Justices Split on Historical Analysis in Two of the Term’s Biggest Cases
Posted Jul 14, 2008 9:17 AM CDT
By Debra Cassens Weiss
In two of the Supreme Court’s most important cases this year, the justices agreed that history and the original meaning of the Constitution were critical in interpreting constitutional guarantees.
But the justices disagreed on how to interpret the history, the Los Angeles Times reports. The cases gave Guantanamo detainees a right to petition for habeas in federal courts and said the Second Amendment protected an individual right to own handguns at home.
In the habeas case, Boumediene v. Bush, Justice Anthony M. Kennedy cited early English cases in which Spanish sailors and African slaves sought freedom through court petitions. He said the cases suggest the right of habeas corpus was not limited to English subjects when it became part of the U.S. Constitution. Justice Antonin Scalia disagreed in his dissent, saying the right of habeas corpus was limited to sovereign English territory.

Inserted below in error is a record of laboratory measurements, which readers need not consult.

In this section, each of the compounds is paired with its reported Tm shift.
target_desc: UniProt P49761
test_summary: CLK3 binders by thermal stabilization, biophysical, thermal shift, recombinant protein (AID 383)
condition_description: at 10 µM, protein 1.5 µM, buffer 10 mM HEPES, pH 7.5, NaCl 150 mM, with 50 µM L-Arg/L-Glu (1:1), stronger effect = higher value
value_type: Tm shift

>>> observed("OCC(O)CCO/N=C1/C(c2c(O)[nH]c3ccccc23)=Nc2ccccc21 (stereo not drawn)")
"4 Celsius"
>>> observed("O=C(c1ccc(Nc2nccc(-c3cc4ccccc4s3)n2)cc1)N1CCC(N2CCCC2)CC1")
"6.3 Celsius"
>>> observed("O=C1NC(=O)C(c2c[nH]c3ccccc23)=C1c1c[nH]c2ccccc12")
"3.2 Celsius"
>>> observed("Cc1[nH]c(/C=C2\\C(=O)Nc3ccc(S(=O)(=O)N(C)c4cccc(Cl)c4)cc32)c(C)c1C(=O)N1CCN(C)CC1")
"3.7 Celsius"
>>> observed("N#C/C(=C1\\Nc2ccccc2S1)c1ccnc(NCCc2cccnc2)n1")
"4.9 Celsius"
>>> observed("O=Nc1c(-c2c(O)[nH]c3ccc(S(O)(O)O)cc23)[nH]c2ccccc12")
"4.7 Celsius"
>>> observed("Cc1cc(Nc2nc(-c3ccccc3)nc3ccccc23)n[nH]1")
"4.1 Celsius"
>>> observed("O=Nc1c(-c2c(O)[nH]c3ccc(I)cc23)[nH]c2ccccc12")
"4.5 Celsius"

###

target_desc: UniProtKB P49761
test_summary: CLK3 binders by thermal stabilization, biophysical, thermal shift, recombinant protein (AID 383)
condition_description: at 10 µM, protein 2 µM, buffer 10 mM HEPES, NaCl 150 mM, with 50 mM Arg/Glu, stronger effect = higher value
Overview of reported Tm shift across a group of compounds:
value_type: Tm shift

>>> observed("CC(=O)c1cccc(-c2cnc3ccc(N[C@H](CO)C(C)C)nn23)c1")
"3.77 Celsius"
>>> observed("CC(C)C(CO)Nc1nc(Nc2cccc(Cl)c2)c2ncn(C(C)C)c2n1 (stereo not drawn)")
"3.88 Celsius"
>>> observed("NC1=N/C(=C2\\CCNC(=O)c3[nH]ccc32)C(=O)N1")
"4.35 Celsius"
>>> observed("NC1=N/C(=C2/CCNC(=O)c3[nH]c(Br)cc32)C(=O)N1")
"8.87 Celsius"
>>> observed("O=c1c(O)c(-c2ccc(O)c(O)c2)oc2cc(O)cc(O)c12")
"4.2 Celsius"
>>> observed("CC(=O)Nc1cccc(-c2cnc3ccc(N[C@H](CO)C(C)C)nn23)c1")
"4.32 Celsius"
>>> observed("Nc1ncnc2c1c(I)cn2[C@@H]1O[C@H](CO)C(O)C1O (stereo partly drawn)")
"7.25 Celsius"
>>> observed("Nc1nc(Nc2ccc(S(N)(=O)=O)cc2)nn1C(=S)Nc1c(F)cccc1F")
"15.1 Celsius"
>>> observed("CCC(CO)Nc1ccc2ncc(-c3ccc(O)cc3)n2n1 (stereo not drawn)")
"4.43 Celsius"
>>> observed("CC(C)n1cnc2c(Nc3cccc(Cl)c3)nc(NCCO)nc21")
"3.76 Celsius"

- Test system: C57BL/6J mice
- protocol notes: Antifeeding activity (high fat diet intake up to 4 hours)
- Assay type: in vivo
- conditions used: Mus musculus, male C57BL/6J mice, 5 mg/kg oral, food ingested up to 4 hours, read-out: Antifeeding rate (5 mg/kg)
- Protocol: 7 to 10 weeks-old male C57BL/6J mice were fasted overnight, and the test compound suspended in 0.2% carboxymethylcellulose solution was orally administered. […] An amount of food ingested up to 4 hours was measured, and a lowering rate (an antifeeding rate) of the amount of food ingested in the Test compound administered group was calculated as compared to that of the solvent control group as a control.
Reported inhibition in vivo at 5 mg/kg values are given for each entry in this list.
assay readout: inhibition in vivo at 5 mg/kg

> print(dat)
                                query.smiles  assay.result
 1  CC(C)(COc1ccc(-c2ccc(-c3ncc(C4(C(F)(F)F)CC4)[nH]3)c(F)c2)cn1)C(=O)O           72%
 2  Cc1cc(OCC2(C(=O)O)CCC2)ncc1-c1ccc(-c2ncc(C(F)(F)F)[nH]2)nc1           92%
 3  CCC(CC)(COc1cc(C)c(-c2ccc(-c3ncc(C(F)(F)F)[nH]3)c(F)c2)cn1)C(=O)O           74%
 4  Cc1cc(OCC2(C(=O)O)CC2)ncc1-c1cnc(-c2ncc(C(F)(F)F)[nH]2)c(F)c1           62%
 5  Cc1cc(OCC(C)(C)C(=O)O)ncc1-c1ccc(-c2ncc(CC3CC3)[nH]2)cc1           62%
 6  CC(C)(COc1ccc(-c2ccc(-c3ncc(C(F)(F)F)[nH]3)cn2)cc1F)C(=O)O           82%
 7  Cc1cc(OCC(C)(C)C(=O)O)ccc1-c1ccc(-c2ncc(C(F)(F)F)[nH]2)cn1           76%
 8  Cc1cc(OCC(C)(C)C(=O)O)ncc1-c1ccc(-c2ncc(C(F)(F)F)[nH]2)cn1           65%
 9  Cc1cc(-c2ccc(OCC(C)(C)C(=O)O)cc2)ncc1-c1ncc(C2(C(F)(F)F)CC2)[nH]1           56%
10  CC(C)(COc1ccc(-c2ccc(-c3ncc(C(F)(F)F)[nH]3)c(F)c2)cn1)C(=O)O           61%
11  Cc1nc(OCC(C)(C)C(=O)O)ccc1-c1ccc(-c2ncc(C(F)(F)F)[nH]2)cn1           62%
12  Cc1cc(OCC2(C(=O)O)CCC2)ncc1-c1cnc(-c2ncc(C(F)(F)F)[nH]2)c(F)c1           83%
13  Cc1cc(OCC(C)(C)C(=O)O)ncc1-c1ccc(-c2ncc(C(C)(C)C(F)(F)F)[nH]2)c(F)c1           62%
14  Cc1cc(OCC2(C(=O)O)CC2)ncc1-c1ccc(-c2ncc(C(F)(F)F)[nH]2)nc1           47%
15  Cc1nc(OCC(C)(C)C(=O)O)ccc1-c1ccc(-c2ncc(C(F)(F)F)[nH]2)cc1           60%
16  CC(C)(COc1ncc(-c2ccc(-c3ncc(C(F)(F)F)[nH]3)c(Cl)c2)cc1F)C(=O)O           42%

Scalia wrote the majority opinion in the Second Amendment case, District of Columbia v. Heller. He said the English Bill of Rights of 1689 provided for a right to bear arms after the Stuart kings of England retained power by confiscating weapons. He also noted that some state constitutions of the time spoke of a right "to bear arms for the defense of themselves and the state."
But Justice John Paul Stevens wrote in his dissent that Bill of Rights author James Madison rejected a broader right to bear arms and instead focused on a “well-regulated militia.”